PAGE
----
In the 1910 Census, Rose’s family was documented at 1019 Florida Avenue, Portsmouth. The household included: Walter E. Sr. (58, barber, “own shop”), wife Martha (49), sons Walter E. Jr. (30, real estate), Frederick (22, carpenter teacher. public school), George (18, laborer, railroad), Jessie E. (14), Morris (10), and daughters Hattie (23), Martha (20, school teacher academy), and Susie (15.). Rose was absent, as she’d married Prof. James Emman Kwegyir Aggrey (1875-1927) in 1905, and had moved to Salisbury, Rowan County, North Carolina shortly thereafter.
Many of the oldest photos of my family have been lost over the years, so I treasure old photos of African Americans families, even when they’re not depicting my own relatives. I’ve studied every detail of Rosa’s family’s photos, who lived just a few blocks away from some of my ancestors in 1910. Coupled with the beauty of this photo of an early 20th-century African American family in Portsmouth is the realization that my ancestors, who worked mostly as oyster shuckers and general laborers during this period, probably didn’t travel in the same circles as the Douglass Family, class distinctions being what they were. Still, it’s interesting to think about the historical, long-term inequities of racial segregation. Though she possibly moved in different social circles, Martha Ann Bell Douglass, Rose’s mother, is buried in the Mt. Calvary Cemetery Complex along with many of my ancestors. In 1913, the Mt. Calvary Cemetery Complex, established in 1879, was the only extant public cemetery where African Americans could be buried in Portsmouth, Virginia.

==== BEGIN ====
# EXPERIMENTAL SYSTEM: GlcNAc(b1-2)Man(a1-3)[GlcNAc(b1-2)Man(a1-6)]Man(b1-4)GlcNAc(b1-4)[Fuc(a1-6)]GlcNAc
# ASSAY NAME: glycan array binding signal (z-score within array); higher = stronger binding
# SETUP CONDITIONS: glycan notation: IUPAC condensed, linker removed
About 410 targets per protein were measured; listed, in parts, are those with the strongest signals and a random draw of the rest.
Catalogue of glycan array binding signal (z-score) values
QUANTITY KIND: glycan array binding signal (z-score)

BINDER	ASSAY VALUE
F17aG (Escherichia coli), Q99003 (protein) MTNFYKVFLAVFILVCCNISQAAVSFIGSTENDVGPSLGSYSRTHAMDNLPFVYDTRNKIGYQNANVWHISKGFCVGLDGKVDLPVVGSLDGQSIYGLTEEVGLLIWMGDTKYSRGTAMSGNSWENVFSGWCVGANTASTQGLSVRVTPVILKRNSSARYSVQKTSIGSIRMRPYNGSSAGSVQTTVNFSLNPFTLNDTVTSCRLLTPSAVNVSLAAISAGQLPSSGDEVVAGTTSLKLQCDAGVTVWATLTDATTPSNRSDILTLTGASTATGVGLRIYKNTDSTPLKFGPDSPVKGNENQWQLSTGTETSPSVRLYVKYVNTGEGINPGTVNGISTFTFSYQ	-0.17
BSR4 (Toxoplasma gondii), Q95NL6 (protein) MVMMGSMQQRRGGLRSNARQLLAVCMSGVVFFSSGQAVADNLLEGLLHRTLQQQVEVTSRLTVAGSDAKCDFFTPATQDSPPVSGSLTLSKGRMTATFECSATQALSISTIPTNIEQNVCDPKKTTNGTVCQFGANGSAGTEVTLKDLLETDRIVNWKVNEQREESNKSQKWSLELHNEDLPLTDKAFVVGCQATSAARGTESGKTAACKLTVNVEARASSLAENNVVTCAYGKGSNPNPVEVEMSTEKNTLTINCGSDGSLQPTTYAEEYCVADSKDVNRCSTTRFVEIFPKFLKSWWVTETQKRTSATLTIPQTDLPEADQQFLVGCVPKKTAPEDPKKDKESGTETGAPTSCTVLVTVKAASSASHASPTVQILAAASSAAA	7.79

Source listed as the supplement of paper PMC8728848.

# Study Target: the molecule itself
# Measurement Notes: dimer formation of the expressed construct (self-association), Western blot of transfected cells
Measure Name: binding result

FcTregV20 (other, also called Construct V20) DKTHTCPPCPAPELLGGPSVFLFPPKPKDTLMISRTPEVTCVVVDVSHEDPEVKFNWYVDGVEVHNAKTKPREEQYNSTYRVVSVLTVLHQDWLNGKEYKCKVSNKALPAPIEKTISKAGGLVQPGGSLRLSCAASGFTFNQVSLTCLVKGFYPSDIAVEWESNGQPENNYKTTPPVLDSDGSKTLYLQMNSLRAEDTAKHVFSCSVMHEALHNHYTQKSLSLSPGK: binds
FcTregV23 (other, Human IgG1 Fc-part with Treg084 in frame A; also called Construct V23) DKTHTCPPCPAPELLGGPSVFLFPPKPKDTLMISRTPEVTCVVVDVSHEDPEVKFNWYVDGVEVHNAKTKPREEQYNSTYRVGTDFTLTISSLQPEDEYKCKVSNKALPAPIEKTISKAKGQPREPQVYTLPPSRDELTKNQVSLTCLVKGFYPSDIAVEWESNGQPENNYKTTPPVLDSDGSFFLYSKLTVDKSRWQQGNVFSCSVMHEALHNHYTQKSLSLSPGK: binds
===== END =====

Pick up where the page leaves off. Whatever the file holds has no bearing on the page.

To date, Martha Ann Bell Douglass’ grave has not been located, and is currently without a visible headstone, like most of the burials in the historic cemetery. I sincerely hope that it is found. It would provide a tangible connection to the fascinating history of the Douglass-Aggrey Family in Tidewater, Virginia and Salisbury, North Carolina. Perhaps luck is on our side: the cemetery was established the same year as Livingstone College, 1879. Fingers crossed!
“Born in West Africa’s Gold Coast (now Ghana), James Emman Kwegyir Aggrey enrolled at Livingstone College in 1898 & later joined the faculty. In 1920 he returned to Africa where he influenced the course of post-colonialism. In 1905, Aggrey married Rose Douglass, teacher long active across the state in groups advocating education, social welfare, & racial harmony. This was their home.” – Highway historical marker text
Views of Livingstone College, November 10, 2015. Photos: Nadia K. Orton, all rights reserved.